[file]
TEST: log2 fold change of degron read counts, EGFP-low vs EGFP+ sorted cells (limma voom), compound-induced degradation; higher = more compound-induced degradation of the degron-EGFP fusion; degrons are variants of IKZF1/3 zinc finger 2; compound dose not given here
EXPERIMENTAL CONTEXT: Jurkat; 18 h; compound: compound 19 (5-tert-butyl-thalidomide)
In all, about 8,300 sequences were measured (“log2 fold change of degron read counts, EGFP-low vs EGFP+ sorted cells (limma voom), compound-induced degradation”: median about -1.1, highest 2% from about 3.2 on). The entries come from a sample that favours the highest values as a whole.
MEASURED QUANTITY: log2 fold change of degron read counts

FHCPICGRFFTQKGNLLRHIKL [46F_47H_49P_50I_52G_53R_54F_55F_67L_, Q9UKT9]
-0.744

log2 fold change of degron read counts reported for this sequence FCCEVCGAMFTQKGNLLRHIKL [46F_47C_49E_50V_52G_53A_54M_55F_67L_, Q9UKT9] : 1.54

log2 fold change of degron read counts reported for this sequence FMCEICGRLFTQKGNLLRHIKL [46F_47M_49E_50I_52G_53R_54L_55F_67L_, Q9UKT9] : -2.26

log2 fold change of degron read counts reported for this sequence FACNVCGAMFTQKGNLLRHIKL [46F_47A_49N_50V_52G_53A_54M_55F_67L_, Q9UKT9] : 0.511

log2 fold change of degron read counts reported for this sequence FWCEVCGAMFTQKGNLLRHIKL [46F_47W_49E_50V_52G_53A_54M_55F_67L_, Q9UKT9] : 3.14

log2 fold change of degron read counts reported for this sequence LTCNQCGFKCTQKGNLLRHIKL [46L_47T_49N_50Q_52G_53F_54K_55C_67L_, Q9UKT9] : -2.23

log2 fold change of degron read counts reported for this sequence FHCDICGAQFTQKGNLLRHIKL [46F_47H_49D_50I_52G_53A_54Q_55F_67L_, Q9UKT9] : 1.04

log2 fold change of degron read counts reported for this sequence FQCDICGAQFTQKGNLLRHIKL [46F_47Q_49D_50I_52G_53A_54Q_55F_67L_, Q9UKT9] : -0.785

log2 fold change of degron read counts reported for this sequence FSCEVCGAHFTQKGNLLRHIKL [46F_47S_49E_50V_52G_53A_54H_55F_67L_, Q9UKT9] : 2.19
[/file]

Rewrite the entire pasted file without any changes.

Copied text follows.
TEST: log2 fold change of degron read counts, EGFP-low vs EGFP+ sorted cells (limma voom), compound-induced degradation; higher = more compound-induced degradation of the degron-EGFP fusion; degrons are variants of IKZF1/3 zinc finger 2; compound dose not given here
EXPERIMENTAL CONTEXT: Jurkat; 18 h; compound: compound 19 (5-tert-butyl-thalidomide)
In all, about 8,300 sequences were measured (“log2 fold change of degron read counts, EGFP-low vs EGFP+ sorted cells (limma voom), compound-induced degradation”: median about -1.1, highest 2% from about 3.2 on). The entries come from a sample that favours the highest values as a whole.
MEASURED QUANTITY: log2 fold change of degron read counts

FHCPICGRFFTQKGNLLRHIKL [46F_47H_49P_50I_52G_53R_54F_55F_67L_, Q9UKT9]
-0.744

log2 fold change of degron read counts reported for this sequence FCCEVCGAMFTQKGNLLRHIKL [46F_47C_49E_50V_52G_53A_54M_55F_67L_, Q9UKT9] : 1.54

log2 fold change of degron read counts reported for this sequence FMCEICGRLFTQKGNLLRHIKL [46F_47M_49E_50I_52G_53R_54L_55F_67L_, Q9UKT9] : -2.26

log2 fold change of degron read counts reported for this sequence FACNVCGAMFTQKGNLLRHIKL [46F_47A_49N_50V_52G_53A_54M_55F_67L_, Q9UKT9] : 0.511

log2 fold change of degron read counts reported for this sequence FWCEVCGAMFTQKGNLLRHIKL [46F_47W_49E_50V_52G_53A_54M_55F_67L_, Q9UKT9] : 3.14

log2 fold change of degron read counts reported for this sequence LTCNQCGFKCTQKGNLLRHIKL [46L_47T_49N_50Q_52G_53F_54K_55C_67L_, Q9UKT9] : -2.23

log2 fold change of degron read counts reported for this sequence FHCDICGAQFTQKGNLLRHIKL [46F_47H_49D_50I_52G_53A_54Q_55F_67L_, Q9UKT9] : 1.04

log2 fold change of degron read counts reported for this sequence FQCDICGAQFTQKGNLLRHIKL [46F_47Q_49D_50I_52G_53A_54Q_55F_67L_, Q9UKT9] : -0.785

log2 fold change of degron read counts reported for this sequence FSCEVCGAHFTQKGNLLRHIKL [46F_47S_49E_50V_52G_53A_54H_55F_67L_, Q9UKT9] : 2.19